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Shattered Assumptions
Old 10-23-2008, 03:59 PM   #1
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Shattered Assumptions

Quote:
Dollar Roars Back As Global Debts Are Called In

"For six years the world has been borrowing dollars to bet on property, oil, metals, emerging markets, and every bubble in every corner of the globe.

This has been the dollar "carry trade", conducted on a huge scale with high leverage. Now the process has reversed abruptly as debt deflation - or "deleveraging" - engulfs world markets. The dollars must be repaid."
[Moderator edit, see also post #10]

http://www.telegraph.co.uk/finance/c...called-in.html
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Old 10-23-2008, 04:02 PM   #2
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Do you have an opinion on this? Or you just posting an internet article? Why does this interest you?
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Old 10-23-2008, 04:09 PM   #3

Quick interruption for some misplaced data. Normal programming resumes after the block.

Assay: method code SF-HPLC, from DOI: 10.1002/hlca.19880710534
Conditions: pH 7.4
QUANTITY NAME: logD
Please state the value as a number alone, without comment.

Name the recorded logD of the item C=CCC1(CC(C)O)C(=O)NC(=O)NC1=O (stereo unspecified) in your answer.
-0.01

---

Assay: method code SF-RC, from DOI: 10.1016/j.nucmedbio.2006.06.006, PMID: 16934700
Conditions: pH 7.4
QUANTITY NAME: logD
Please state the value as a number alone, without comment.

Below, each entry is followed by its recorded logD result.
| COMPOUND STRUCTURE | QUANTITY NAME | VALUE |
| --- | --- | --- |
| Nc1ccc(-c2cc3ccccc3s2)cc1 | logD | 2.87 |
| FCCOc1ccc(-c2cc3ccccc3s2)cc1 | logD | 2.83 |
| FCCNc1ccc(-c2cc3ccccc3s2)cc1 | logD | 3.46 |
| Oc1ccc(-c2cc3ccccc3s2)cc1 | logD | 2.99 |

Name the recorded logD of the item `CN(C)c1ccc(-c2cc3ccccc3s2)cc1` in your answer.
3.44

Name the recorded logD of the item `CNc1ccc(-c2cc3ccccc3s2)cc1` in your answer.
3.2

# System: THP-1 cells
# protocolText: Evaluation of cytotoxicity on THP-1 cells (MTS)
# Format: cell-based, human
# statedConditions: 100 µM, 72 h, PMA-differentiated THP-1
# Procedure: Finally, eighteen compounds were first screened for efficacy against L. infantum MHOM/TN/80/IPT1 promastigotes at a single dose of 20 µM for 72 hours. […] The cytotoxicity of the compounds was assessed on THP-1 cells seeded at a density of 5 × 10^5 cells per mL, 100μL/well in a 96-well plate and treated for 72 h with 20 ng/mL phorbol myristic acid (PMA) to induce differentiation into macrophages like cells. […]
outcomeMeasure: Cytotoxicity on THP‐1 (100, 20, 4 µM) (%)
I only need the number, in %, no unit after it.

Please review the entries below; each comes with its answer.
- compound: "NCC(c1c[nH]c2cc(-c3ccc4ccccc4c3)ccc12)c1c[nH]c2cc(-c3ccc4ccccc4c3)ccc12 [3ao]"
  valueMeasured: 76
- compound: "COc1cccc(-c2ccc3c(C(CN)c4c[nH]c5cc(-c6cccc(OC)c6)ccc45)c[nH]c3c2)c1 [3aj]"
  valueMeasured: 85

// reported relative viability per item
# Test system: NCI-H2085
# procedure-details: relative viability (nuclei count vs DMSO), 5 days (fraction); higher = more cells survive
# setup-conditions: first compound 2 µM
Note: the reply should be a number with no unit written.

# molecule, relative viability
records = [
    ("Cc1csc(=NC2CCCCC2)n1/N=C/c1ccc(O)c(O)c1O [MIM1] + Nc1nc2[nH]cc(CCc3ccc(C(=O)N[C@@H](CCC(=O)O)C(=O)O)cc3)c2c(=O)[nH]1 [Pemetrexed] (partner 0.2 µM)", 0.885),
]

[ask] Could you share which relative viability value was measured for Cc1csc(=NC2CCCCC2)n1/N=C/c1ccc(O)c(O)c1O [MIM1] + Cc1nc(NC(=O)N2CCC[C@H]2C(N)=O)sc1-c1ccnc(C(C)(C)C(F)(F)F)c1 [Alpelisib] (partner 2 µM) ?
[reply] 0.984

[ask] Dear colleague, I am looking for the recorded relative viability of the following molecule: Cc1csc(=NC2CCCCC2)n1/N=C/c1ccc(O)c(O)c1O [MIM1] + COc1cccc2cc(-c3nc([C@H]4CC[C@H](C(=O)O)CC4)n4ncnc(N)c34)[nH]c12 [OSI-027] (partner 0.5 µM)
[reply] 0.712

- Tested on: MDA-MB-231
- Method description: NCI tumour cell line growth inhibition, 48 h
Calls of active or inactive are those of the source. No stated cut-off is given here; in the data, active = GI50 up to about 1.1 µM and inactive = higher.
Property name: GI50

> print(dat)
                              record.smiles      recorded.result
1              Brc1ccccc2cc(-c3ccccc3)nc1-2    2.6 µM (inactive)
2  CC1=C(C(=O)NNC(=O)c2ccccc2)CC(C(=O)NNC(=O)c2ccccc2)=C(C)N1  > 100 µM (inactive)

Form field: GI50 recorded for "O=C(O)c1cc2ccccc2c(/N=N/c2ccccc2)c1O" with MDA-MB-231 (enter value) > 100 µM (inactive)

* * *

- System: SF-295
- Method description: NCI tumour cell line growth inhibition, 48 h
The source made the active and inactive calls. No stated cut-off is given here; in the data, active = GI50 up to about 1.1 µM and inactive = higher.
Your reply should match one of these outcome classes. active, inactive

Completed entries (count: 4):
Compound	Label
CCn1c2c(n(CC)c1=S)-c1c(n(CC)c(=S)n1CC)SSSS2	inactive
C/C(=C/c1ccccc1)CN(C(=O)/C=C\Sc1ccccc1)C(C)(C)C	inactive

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So in other words, the dollar pendulum has swung the other way. To summarize - the dollar goes up, the dollar goes down. For us investors in the accumulation phase, it makes international investments even cheaper since our dollars buy more of their euros, yen, pesos, etc. Well, not yen exactly... Not yet anyway.
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Dollars and Sense
Old 10-23-2008, 04:32 PM   #4
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Dollars and Sense

I look to anomalies to help me understand what is happening or what just happened. If gold prices are dropping in a world full of fear and uncertainty I want to know the reason. Most would assume that the opposite would happen and look to gold as a safe haven.

I find if I can just understand what is happening I am a long way towards estimating what is likely to happen.

I then invest or divest accordingly. I spend a fair amount of time on this and have a library of books on the subject; The Black Swan is a recent example.

Every decade or so this pays off in a big way.

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Old 10-23-2008, 04:39 PM   #5
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Hmmm - even Bogle in recent years seemed to be drifting away from his most folks do not need foreign stocks(cause it adds unnecessary currency fluctuation to their portfolio).